I have a lot of criticisms about how long the delays are, but to its credit, Social Security has gone paperless, which is really a great thing because you can do all this online.
If you do apply online, the process will go a little bit faster because again, they’ve gone paperless so everything being done online keeps it paperless instead of having to do it on paper and then recreate it online.
DAVID: Yeah. I sell life insurance, and I see a lot of people who either are considering going down the disability route or have been through it, and many of them remarked on the length of time.
I would think that representation would be something definitely worth considering, but obviously most people are going to have the concern of what kind of cost it takes in order to hire a lawyer. So what are your thoughts on that? Do you really think that a lawyer is absolutely necessary for them?
MR. GINSBERG: Well, that’s a multi-part question, so let me kind of break it down.
First of all, as far as the fee, there is no upfront cost when somebody hires me. It’s all done on a contingency. I get paid on past due benefits.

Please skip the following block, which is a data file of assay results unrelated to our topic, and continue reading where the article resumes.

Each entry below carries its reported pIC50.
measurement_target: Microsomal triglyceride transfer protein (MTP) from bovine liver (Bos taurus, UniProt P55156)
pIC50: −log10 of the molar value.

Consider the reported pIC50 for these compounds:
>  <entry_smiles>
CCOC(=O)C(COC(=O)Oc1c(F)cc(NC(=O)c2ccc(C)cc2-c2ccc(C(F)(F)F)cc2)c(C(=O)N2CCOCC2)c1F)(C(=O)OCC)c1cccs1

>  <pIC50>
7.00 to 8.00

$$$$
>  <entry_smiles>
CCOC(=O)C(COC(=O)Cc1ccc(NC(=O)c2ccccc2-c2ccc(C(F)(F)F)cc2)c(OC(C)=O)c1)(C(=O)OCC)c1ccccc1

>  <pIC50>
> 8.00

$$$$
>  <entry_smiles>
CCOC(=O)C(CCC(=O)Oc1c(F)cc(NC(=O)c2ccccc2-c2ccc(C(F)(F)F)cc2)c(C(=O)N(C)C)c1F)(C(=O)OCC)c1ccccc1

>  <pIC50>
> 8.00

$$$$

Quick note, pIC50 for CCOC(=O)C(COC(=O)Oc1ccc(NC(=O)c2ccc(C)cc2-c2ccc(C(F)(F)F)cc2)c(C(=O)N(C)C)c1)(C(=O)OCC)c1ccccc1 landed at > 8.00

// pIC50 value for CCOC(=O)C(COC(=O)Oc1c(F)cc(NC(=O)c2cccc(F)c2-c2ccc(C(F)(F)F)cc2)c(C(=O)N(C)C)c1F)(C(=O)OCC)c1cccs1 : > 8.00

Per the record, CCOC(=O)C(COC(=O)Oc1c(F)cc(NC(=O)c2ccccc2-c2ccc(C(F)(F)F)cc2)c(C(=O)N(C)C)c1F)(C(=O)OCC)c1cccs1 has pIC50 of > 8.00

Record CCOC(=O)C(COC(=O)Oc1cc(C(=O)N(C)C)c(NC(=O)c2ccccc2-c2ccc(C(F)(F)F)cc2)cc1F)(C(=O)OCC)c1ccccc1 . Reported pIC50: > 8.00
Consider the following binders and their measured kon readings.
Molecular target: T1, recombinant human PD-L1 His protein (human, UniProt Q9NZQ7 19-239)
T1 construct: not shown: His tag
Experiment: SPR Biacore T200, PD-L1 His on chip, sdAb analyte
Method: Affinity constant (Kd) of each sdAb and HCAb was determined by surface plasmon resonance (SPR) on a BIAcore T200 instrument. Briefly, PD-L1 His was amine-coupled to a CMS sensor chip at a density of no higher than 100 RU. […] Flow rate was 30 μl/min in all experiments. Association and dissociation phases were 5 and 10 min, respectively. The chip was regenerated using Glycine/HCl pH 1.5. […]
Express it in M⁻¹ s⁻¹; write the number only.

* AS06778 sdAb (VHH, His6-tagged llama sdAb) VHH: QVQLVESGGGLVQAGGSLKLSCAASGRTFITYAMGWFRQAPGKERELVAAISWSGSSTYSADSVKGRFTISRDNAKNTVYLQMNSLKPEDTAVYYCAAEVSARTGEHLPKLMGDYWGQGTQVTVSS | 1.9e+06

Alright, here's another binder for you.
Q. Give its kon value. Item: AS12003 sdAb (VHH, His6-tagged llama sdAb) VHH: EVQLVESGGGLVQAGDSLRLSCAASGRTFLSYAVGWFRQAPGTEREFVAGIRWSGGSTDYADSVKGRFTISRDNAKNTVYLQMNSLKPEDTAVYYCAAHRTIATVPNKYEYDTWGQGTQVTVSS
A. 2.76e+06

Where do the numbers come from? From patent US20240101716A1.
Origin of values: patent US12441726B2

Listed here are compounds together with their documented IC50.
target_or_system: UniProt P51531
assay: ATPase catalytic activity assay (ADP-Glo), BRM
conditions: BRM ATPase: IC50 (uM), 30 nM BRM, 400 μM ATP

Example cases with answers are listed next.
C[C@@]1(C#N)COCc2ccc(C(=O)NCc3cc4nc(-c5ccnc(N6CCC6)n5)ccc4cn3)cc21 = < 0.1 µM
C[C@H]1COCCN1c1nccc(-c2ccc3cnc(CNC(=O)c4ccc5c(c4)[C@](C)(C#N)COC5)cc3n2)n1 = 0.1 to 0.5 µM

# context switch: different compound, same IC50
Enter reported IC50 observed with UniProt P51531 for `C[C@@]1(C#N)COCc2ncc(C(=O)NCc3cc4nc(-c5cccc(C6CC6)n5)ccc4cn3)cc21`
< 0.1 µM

Social Security has to approve my fee, which is 25 percent of past due benefits with a cap currently of $6,000. So even if somebody is eligible for $100,000 of past due benefits, my fee is going to be capped at $6,000. So there’s no upfront cost.
As far as whether you need an attorney, honestly, when you first call that 800 number or go online, you don’t need an attorney to do that. There’s really no reason. There’s nothing I can really do at that point.
Social Security will request medical records. They will make their determination. You don’t really need an attorney.